Patti Soldavini

The Unexpected Gift

In dogs, humor, lifestyle, pets, weimaraners, writing on 01/07/2012 at 8:45 pm

"I can't believe it either."

This is a true story. And not a pretty one. The other day, as Olive and I stood on the lawn on the side of my house, facing my neighbor’s country white split rail fence, we both noticed something odd at the same time. About 10 yards in front of us, on the other side of the fence was a large object on the ground. Olive barks at it. I stand there and think to myself “WTF?”  Holding Olive firmly on her flexi-leash, I make my way toward the fence, my steps slowing a bit as I get closer. “Christ. It’s another dead pheasant, Olive.” Mangled and frozen to the ground. “At least it’s not on our lawn this time,” I say to Olive who is now straining at the leash, desperate to investigate the carcass du jour. “Let’s go back in the house and call Ray and tell him he’s got lawnkill in his yard.” As I dial the phone (and why do some of us still say dial when rotary phones disappeared along with the Triceratops?) I mentally calculate the number of dead pheasants I’ve encountered since the Snoctober storm. Too many. For the first few weeks, they were skittering around the property like mice that had dropped acid. Since then, they’ve been dotting the property and the roadway like paint on a pointillist masterpiece. It isn’t over yet. The next morning, I release Olive from her crate as I always do. Except this time, she zips down the hallway, leaps down the stairs and races to the front door where she starts frantically sniffing the bottom of the threshold and scratching with both paws simultaneously at the draft blocker like a serial killer trying to claw their way out of hell. Great. A mouse must have gotten in the house I think. In retrospect, I should have been so lucky. I take Olive outside and as we pass the alcove by the front door, I can’t help but see a black object about the size of a small brown derby cake to the right of the doorway…exactly where Olive was scratching from the other side of the door. As I take this odd sight in and consider the possibilities, Olive is trying to pull me toward the object. “Not a chance, Olive. That looks way nasty even from here.” I bring Olive back in the house and return to the scene of the crime. I don’t know whether it’s dead or alive, but I’m pretty sure it’s some sort of animal. As I get closer and closer, I notice greasy black streaks leading up to the object. I am as close as I’ll get to it now and looking down, I observe the most revolting concoction of blackened feathers, bloody guts and God knows what else. Now I know what it is. Some animal, in the middle of the night, a fox or a coyote, ate too much of its prey and came to my front door to evacuate it out of one of its orifices. Thanks. And I used to think that cats bringing dead pink and grey little voles and headless mice was bad. This sets a new standard in vileness. And now I have to deal with it. I get a shovel from the garage and begin picking it up. As I do this, I can’t help but start to dry heave. I have never been good about cleaning up any type of vomit, dog or human. Multiply either of those by about 50 and that’s what I’m dealing with. I continually retch as I walk across the front lawn, across the street and dump it into the cornfield which has already been transformed into Our Lady of Holy Pheasants. The grass is littered with the corpses of about a dozen of these game birds. I back away and stand there for a second. I’ve stopped retching. I go back in the house and call my neighbor, Ray to tell him about this. Before I begin my story, he says, “Hey, you know that dead pheasant on my lawn yesterday? It was the damnedest thing. I picked it up, and everything was all there…except all its insides were gone.”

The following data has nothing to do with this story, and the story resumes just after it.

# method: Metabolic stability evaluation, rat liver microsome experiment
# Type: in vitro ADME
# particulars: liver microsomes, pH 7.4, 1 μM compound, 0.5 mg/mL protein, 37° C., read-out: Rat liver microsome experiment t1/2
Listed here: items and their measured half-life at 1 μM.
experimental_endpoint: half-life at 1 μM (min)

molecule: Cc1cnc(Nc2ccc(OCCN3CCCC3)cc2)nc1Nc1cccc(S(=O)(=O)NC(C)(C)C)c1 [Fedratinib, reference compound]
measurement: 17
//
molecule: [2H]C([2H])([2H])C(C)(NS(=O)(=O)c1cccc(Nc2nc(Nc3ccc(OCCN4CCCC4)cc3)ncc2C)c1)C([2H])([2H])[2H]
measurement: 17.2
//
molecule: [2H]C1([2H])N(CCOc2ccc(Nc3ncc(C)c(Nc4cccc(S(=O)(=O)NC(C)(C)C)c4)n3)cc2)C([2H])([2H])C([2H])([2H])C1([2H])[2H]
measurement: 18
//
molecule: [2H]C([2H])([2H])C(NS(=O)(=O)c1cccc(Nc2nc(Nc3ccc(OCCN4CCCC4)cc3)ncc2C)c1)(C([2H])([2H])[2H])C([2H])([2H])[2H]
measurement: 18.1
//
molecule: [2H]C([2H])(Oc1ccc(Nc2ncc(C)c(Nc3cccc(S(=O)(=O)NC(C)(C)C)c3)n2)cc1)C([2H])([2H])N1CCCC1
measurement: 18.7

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  1. Oh, yuck! That was terrible sweet Patti and you did so well telling about it I thought I could almost smell that mess. I am glad you got Olive in and she didn’t help you clean it up. Surely there will be an end to the dead birds and all else at your place soon…we hope that pile you shoveled away will be the end. Hugs for you and nose kisses for sweet Olive.

  2. It’s like a horror movie!!! I found myself holding my breath as I read your graphic description. Poor you 😦 Hope your yard does not become a permanent wild life cemetary.

  3. Ick! (but intriguing). It’s amazing, isn’t it, the stuff you see and look closely at because you have a dog? I had no idea until I acquired the bulldog who appears in my posts sometimes. Anyway, I hope this passes soon and things get back to normal for you!

    • You’re telling me. I had no idea I’d be looking at dog poop so often. I think I qualify to be certified as a Scatologist. When you live in a rural area, it’s always “Days of Our Wildlives.”

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